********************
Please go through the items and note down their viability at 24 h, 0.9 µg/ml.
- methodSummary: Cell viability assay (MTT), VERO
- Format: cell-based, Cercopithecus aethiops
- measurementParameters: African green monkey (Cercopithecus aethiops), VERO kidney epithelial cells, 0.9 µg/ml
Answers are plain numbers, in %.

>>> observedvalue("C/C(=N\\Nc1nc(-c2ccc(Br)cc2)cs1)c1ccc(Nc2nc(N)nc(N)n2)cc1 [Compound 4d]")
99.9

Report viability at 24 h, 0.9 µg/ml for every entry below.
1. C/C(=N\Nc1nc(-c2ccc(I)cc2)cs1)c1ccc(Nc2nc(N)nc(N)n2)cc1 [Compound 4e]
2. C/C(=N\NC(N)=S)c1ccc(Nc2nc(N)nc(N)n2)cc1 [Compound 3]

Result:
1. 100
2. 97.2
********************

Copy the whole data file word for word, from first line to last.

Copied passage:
Please go through the items and note down their viability at 24 h, 0.9 µg/ml.
- methodSummary: Cell viability assay (MTT), VERO
- Format: cell-based, Cercopithecus aethiops
- measurementParameters: African green monkey (Cercopithecus aethiops), VERO kidney epithelial cells, 0.9 µg/ml
Answers are plain numbers, in %.

>>> observedvalue("C/C(=N\\Nc1nc(-c2ccc(Br)cc2)cs1)c1ccc(Nc2nc(N)nc(N)n2)cc1 [Compound 4d]")
99.9

Report viability at 24 h, 0.9 µg/ml for every entry below.
1. C/C(=N\Nc1nc(-c2ccc(I)cc2)cs1)c1ccc(Nc2nc(N)nc(N)n2)cc1 [Compound 4e]
2. C/C(=N\NC(N)=S)c1ccc(Nc2nc(N)nc(N)n2)cc1 [Compound 3]

Result:
1. 100
2. 97.2